This vital nutrient wasn’t even known about until 1913, when scientists discovered it could prevent night blindness. Then, in 1932 it was discovered that beta-carotene, also known as pro-vitamin A, was the precursor to vitamin A. When we consume beta-carotene, vitamin A is produced naturally by enzymes in the digestive tract that break beta-carotene down. The fat-soluble vitamin A is then stored in the liver, where it can remain for long periods of time.

Vitamin A occurs only in animal products like liver, kidney, butter, egg yolks, whole milk and fortified skim milk. Meanwhile, beta-carotene is found in yellow fruits and vegetables like carrots, sweet potatoes, squash, apricots and cantaloupe, and in dark leafy vegetables like collards and spinach. (See section on beta-carotene)

Dosage Info

Dosage Range

2,000-35,000 IU daily. For some conditions, doses greater than 100,000IU daily are used for short periods of time, but high doses such as these should be supervised by a physician.

Most Common Dosage

5,000IU daily.

1mcg vitamin A = 3.33IU vitamin A

1mcg all-trans retinol (dietary)=
1RE (retinol equivalent) =
6mcg of all-trans beta-carotene (dietary)

1mcg retinol =
1RAE (retinol activity equivalents) =
2mcg beta-carotene (supplement) =
12mcg beta-carotene (dietary)

Dosage Forms

Tablets, gel capsules, emulsified liquid drops, micellized liquid drops, and injectable (Rx only).

Interactions and Depletions



Reported Uses

The use of vitamin A supplements supports vision and prevents drying of the cornea. It also plays an important role in maintaining the integrity of epithelial tissues, which consist of the mucous membrane-secreting cells that line all the glands and organs of the body. Many studies report that adequate intake of vitamin A is associated with reduced risk of various epithelial-cell cancers (mouth, skin, lungs, bladder, breast, stomach, cervix, etc.) (1) Because it helps maintain healthy epithelial cells, vitamin A also helps the body create effective barriers to infection, thereby boosting overall immunity. (2) Finally, it is essential for the growth of bones, teeth and soft tissues. A deficiency of Vitamin A can contribute to bone loss associated with osteoporosis. (3)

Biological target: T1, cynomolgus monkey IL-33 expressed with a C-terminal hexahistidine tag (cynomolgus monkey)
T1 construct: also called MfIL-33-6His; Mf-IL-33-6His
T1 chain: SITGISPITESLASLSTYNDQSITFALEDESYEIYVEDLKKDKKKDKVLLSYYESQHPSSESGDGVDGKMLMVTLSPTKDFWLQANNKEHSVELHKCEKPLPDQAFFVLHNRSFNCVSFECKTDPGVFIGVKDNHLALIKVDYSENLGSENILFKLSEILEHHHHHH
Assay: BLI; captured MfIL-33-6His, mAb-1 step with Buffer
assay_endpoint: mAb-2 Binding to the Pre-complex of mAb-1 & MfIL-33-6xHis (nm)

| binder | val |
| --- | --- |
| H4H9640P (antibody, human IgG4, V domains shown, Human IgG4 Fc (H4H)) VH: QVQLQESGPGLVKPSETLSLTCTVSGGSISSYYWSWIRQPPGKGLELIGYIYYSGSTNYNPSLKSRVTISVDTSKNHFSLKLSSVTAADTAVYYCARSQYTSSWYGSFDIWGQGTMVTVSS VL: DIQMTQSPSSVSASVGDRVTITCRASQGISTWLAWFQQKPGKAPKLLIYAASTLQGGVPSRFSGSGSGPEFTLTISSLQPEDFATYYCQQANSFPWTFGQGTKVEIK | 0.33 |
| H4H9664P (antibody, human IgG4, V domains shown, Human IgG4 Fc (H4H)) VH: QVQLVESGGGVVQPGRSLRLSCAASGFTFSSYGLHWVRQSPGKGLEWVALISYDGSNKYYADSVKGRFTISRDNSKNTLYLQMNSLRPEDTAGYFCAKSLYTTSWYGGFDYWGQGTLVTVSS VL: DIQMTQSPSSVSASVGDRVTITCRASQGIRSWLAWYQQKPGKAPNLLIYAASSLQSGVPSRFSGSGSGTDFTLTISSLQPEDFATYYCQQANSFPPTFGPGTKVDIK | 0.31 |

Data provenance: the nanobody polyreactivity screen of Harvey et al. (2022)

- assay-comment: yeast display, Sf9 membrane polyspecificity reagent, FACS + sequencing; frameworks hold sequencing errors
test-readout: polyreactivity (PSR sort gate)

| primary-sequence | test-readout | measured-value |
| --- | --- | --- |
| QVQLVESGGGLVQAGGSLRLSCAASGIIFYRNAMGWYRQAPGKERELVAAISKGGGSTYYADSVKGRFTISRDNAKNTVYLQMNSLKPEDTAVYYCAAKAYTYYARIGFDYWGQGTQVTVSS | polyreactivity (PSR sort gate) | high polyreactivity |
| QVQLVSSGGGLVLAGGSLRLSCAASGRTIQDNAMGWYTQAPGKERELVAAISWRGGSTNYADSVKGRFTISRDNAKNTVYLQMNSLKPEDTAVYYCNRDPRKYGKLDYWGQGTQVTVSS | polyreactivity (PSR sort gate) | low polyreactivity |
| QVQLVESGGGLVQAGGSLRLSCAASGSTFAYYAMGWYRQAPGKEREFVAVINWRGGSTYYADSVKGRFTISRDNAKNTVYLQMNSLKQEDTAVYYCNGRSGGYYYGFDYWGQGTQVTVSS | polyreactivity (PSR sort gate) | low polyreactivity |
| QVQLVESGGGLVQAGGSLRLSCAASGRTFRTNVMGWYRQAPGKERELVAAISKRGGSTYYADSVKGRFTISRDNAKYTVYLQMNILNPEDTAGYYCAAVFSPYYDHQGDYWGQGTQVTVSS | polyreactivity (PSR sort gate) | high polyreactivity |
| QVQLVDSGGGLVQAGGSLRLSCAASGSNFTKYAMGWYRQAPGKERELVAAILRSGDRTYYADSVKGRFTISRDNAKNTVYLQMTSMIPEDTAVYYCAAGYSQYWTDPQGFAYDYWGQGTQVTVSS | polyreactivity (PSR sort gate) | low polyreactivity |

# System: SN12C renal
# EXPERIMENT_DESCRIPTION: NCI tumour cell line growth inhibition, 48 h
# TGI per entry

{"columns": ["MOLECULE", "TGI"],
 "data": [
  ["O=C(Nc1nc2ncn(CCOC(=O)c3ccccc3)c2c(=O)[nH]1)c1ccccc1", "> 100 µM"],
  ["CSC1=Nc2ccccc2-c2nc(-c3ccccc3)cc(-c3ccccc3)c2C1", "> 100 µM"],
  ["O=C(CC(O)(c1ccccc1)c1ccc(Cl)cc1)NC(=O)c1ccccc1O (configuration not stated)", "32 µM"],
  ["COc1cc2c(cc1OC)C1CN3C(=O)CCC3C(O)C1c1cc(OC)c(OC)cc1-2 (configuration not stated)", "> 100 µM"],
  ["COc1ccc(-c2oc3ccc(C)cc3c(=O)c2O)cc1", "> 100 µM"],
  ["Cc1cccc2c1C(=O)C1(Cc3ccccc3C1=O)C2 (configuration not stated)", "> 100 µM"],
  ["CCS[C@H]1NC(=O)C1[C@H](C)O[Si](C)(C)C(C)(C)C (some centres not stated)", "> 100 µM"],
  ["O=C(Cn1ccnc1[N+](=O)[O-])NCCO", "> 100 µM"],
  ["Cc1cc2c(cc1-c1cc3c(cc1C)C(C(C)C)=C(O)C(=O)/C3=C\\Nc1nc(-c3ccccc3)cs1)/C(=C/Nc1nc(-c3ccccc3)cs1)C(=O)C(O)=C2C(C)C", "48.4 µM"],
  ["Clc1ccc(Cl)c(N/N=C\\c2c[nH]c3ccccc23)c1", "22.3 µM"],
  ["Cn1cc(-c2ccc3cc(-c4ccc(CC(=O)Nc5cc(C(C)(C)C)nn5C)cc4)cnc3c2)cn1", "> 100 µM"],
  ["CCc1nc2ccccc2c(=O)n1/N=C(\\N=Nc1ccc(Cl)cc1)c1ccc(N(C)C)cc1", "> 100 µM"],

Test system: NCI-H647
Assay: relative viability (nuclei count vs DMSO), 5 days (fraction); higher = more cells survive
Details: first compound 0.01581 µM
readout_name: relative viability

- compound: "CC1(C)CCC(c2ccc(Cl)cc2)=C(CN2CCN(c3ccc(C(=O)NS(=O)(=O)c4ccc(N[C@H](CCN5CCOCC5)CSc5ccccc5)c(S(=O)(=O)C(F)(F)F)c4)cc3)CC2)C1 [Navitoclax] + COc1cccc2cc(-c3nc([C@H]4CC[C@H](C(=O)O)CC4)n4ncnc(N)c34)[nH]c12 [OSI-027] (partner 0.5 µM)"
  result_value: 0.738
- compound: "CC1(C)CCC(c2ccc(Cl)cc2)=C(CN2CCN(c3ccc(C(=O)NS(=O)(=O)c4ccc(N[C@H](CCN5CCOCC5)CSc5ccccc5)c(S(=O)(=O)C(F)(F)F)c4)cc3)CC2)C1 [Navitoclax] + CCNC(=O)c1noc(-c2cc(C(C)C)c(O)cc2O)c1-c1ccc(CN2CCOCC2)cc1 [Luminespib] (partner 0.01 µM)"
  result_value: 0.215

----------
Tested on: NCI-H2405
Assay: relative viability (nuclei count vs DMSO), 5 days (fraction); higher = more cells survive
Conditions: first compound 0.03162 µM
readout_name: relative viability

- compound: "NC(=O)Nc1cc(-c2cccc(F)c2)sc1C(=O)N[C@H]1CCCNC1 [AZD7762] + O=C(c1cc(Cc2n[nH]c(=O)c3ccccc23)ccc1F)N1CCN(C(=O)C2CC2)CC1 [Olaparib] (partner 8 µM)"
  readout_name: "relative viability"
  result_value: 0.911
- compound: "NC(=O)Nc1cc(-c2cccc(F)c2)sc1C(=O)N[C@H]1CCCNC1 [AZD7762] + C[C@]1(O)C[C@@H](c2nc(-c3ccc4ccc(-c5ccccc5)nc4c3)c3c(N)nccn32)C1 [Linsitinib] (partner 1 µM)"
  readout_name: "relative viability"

There are a number of acute clinical applications for vitamin A. One should consult with a physician before using vitamin A to treat any disease, however. Patients with acne have reported improvement in studies when vitamin A is given in high doses and over extended periods of time. (4) Vitamin A supplementation in AIDS patients may help increase life expectancy for patients with vitamin A deficiencies. (5) Possible benefits for women include the lessening of risk for cervical dysplasia, easing of heavy menstrual flow, and relief from PMS symptoms. (6) , (7) , (8) Other studies have suggested that vitamin A can lessen the severity of measles and Crohn’s disease. (9) , (10) .

Of concern are some findings regarding vitamin A in The Nurses’ Health Study. The Nurses’ Health Study has evaluated the health over 72,000 postmenopausal women 34 to 77 years old for a variety of reasons. One group of investigators evaluated the relationship between high vitamin A intake from foods and supplements and the risk of hip fracture among 72,337 postmenopausal women. Women in the highest group of vitamin A intake had higher risk of a hip fracture than the women in the group with the lowest intake of vitamin A. Women using estrogen decreased this risk and the use of beta-carotene did not significantly increase the fracture risk. (11) Women are not the only individuals effected by high doses of vitamin A. Researchers have found that the risk of bone fractures was more prevalent among men with higher serum levels of vitamin A. (12)